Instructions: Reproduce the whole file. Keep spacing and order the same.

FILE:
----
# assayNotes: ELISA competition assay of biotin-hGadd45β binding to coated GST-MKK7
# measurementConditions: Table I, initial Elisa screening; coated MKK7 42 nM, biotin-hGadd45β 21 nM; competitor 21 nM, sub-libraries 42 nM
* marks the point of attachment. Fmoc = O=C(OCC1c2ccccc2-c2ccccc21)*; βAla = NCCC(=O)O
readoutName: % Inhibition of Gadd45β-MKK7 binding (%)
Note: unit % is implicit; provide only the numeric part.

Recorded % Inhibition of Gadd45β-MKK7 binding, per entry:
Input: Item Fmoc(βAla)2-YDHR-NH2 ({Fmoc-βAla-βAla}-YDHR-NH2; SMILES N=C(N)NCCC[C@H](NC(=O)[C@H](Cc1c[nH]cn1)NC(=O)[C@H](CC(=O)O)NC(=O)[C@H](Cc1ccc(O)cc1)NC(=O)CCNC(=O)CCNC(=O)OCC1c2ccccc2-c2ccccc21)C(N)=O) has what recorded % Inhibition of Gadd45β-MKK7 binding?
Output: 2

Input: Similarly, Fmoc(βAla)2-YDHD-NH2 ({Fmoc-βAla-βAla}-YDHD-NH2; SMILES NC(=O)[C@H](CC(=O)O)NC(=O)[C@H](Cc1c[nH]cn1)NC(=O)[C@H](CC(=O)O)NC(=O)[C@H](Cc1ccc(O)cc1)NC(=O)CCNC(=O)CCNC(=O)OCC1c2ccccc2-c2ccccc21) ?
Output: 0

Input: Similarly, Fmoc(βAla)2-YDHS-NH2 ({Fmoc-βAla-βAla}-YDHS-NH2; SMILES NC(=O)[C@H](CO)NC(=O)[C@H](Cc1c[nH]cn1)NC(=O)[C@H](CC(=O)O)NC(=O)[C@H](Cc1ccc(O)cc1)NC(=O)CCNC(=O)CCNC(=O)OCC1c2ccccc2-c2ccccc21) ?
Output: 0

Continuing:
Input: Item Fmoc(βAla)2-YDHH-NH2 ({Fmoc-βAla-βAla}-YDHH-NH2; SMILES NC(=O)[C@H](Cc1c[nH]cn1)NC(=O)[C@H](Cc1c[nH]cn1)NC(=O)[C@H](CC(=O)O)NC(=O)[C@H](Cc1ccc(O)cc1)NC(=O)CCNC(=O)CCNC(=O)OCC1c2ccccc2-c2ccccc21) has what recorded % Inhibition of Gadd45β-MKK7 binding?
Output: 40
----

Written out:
# assayNotes: ELISA competition assay of biotin-hGadd45β binding to coated GST-MKK7
# measurementConditions: Table I, initial Elisa screening; coated MKK7 42 nM, biotin-hGadd45β 21 nM; competitor 21 nM, sub-libraries 42 nM
* marks the point of attachment. Fmoc = O=C(OCC1c2ccccc2-c2ccccc21)*; βAla = NCCC(=O)O
readoutName: % Inhibition of Gadd45β-MKK7 binding (%)
Note: unit % is implicit; provide only the numeric part.

Recorded % Inhibition of Gadd45β-MKK7 binding, per entry:
Input: Item Fmoc(βAla)2-YDHR-NH2 ({Fmoc-βAla-βAla}-YDHR-NH2; SMILES N=C(N)NCCC[C@H](NC(=O)[C@H](Cc1c[nH]cn1)NC(=O)[C@H](CC(=O)O)NC(=O)[C@H](Cc1ccc(O)cc1)NC(=O)CCNC(=O)CCNC(=O)OCC1c2ccccc2-c2ccccc21)C(N)=O) has what recorded % Inhibition of Gadd45β-MKK7 binding?
Output: 2

Input: Similarly, Fmoc(βAla)2-YDHD-NH2 ({Fmoc-βAla-βAla}-YDHD-NH2; SMILES NC(=O)[C@H](CC(=O)O)NC(=O)[C@H](Cc1c[nH]cn1)NC(=O)[C@H](CC(=O)O)NC(=O)[C@H](Cc1ccc(O)cc1)NC(=O)CCNC(=O)CCNC(=O)OCC1c2ccccc2-c2ccccc21) ?
Output: 0

Input: Similarly, Fmoc(βAla)2-YDHS-NH2 ({Fmoc-βAla-βAla}-YDHS-NH2; SMILES NC(=O)[C@H](CO)NC(=O)[C@H](Cc1c[nH]cn1)NC(=O)[C@H](CC(=O)O)NC(=O)[C@H](Cc1ccc(O)cc1)NC(=O)CCNC(=O)CCNC(=O)OCC1c2ccccc2-c2ccccc21) ?
Output: 0

Continuing:
Input: Item Fmoc(βAla)2-YDHH-NH2 ({Fmoc-βAla-βAla}-YDHH-NH2; SMILES NC(=O)[C@H](Cc1c[nH]cn1)NC(=O)[C@H](Cc1c[nH]cn1)NC(=O)[C@H](CC(=O)O)NC(=O)[C@H](Cc1ccc(O)cc1)NC(=O)CCNC(=O)CCNC(=O)OCC1c2ccccc2-c2ccccc21) has what recorded % Inhibition of Gadd45β-MKK7 binding?
Output: 40